“Gentlemen,” Sloan said, “I take it we are all in complete agreement on the decision here… Then I propose we postpone further discussion of this matter until our next meeting to give ourselves time to develop disagreement.” – Alfred P. Sloan, former Chairman of General Motors
If there’s one thing about which I’m absolutely certain, it’s that it doesn’t pay to be too certain. If I knew all the answers before taking on a task, it probably wouldn’t be a very interesting one. Early in my programming career, I made the decision that I would only stay with a job as long as I was learning new things. Any time I knew everything, it was time to move on.
Twisty Passages, All Different
“You can never step into the same river, for new waters are always flowing past you.” – Heraclitus of Ephesus
Life has a lot of repetition. Sometimes it feels as though you’re dropping a red vase in a “maze of twisty passages, all alike”, exploring the maze for several hours, and ending up back at the red vase. At first, it seems as though no progress has been made at all.
But there is progress. Before returning to that spot, you probably also dropped a few other objects in different sections of the maze. You may be revisiting a location, but the state of the maze – like that of Heraclitus’s river – has changed. You have more information and can make more refined decisions.
It’s All Right to Be Wrong
“The greatest mistake you can make in life is to be continually fearing you will make one.” – Elbert Hubbard
The key to making a tough choice is being willing to change your mind. If you reach a dead end, back up and try another path. This isn’t true only in adventure games; real life has many opportunities to rethink decisions and make better choices. Some choices – taking a particular job or having a baby, for example – of course commit you for a time. And that’s a good thing – You really need to give either of those time to do well; then decide whether your original decision was the right one.
Remember, there are no bad decisions. If it’s a meaningful choice, it’s also a difficult one. And that means that there are reasons for making a particular choice and reasons for doing something else. Don’t beat yourself up over small “mistakes”; learn from them instead. And when it’s time to make a similar decision, you’ll have more information and the chance to make a better choice.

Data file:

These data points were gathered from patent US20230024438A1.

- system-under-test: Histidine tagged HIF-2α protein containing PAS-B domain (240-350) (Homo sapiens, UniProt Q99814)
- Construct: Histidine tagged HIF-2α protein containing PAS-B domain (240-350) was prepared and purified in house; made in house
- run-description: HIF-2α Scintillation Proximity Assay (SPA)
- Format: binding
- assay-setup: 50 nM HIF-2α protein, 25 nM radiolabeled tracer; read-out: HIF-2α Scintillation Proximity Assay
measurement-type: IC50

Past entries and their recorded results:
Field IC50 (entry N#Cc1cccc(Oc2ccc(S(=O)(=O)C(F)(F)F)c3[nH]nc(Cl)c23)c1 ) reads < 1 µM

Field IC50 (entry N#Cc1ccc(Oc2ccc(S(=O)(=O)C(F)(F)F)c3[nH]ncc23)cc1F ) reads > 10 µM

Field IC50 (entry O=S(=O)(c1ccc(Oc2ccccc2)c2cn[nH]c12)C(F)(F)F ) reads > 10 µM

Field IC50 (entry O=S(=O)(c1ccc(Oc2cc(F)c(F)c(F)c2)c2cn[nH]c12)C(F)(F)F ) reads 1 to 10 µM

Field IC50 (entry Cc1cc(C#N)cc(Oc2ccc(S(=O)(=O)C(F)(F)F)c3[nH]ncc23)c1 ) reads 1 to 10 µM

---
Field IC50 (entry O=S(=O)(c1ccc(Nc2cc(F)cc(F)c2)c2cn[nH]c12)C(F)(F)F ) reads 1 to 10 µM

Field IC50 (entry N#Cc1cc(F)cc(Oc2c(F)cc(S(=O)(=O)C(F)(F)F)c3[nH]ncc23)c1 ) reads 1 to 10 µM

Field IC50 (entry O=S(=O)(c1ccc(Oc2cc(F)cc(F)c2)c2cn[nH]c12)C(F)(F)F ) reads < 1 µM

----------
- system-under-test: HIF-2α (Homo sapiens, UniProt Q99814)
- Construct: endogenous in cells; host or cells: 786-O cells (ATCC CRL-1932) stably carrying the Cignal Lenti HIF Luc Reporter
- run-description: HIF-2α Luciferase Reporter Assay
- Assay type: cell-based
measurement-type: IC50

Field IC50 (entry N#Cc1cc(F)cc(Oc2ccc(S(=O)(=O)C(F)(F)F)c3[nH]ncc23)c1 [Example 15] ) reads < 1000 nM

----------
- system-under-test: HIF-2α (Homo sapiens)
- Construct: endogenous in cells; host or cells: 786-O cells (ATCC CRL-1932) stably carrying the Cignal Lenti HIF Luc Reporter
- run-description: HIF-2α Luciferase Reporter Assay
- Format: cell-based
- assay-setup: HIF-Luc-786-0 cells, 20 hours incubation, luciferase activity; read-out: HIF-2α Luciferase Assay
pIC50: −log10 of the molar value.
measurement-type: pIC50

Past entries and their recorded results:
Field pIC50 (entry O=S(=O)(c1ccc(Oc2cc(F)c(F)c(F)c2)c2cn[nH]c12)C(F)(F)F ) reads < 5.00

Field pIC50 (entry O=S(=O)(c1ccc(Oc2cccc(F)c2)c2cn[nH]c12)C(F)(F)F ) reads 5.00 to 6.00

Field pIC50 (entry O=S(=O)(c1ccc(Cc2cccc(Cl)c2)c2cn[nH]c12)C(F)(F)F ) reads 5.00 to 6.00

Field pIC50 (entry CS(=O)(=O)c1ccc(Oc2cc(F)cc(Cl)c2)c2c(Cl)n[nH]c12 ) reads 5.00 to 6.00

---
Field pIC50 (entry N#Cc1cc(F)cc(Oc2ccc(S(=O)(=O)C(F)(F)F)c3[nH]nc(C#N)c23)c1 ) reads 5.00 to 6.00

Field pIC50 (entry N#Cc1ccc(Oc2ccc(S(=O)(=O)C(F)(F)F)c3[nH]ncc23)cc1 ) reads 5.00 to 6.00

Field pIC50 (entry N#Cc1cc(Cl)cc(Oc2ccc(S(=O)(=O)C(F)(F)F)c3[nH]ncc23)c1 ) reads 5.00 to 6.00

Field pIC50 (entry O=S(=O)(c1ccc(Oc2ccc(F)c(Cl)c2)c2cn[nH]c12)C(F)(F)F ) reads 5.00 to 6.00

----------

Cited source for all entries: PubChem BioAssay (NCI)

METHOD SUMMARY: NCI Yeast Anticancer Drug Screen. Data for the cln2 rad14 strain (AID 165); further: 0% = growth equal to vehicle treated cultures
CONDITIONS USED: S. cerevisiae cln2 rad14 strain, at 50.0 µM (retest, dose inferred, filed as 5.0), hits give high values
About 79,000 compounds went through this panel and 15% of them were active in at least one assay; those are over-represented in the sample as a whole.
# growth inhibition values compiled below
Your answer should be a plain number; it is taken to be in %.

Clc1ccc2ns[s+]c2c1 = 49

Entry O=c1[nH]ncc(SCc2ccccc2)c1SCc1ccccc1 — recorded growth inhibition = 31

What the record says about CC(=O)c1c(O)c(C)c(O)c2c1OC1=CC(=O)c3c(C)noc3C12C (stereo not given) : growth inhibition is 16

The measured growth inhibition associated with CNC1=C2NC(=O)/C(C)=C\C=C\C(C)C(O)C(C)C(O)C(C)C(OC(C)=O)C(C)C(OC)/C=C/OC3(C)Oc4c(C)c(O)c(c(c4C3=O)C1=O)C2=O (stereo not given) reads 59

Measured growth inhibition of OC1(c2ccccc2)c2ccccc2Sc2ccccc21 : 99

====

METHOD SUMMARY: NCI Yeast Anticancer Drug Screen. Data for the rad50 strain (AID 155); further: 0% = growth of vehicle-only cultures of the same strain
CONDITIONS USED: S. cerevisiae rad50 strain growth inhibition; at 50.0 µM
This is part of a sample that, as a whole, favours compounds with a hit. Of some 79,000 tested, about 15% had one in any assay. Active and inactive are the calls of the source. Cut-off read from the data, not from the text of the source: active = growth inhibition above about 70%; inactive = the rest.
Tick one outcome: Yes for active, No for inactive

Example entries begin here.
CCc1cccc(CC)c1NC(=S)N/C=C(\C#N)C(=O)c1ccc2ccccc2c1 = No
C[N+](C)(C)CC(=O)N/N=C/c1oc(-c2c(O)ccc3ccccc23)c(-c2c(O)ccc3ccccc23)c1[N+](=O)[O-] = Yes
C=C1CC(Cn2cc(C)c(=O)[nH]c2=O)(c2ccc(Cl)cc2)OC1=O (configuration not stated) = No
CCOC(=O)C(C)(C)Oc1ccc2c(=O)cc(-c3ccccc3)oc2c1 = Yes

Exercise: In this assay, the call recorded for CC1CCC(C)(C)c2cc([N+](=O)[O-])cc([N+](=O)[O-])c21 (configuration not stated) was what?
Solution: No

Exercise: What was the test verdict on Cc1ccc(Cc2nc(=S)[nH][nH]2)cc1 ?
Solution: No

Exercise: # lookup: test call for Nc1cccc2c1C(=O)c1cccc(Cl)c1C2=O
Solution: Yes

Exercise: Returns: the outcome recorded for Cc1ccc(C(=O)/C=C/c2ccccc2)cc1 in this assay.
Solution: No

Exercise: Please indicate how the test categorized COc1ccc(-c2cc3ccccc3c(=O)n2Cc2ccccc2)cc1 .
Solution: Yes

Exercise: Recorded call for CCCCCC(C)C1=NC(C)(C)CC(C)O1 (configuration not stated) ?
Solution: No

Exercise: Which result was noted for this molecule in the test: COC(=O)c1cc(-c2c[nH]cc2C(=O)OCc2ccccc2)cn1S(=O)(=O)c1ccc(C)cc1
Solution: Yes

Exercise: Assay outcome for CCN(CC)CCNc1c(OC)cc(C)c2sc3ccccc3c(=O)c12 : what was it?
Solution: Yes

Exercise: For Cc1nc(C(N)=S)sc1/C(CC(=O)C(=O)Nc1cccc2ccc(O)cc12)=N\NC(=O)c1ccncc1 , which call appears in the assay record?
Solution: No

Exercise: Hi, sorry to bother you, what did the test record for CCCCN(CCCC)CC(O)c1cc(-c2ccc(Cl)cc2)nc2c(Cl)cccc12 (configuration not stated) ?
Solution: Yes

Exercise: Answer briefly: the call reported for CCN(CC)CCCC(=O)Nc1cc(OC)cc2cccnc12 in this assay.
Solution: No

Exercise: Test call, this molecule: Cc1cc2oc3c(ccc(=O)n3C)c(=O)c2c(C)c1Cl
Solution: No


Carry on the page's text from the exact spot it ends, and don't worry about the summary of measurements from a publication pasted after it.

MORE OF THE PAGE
“The test of a first-rate intelligence is the ability to hold two opposed ideas in the mind at the same time and still retain the ability to function.” – F. Scott Fitzgerald
To me, oversimplification of a complex issue is a capital mistake… and one we see all the time in news reporting, political analysis, and the corporate boardroom. It’s very understandable – When confronted with a really complex issue, we feel overwhelmed and uncomfortable. Simplifying the decision – usually by focusing on a single aspect of it – makes us feel more in control.
Politicians are often tarred with labels such as “fence-straddler” or “flip-flopper.” We want our representatives to have definite opinions and stick with them. But that isn’t a good reflection of reality. The issues debated in Congress, Parliament, and other political institutions don’t have nice simple answers. That’s because the simple questions get handled all the time by individual workers. Only the hard ones come up for voting.
Currently, the United States suffers from an excess of certainty. There is a line drawn in the sand between the Republican and Democratic representatives, and very few are willing to cross over it. Instead of carefully considering each issue, representatives blindly vote on party lines. Issues such as the bank bail-out, universal health insurance, and others are not at all straightforward. And yet, on many of them, all of the Democrats vote one way, and all of the Republicans against them. That degree of consensus tells me that our representatives are not thinking about the issues. They’re voting the way they’re told to vote. There is no individual judgment, and to me, that means there is no real intelligence being applied to our laws.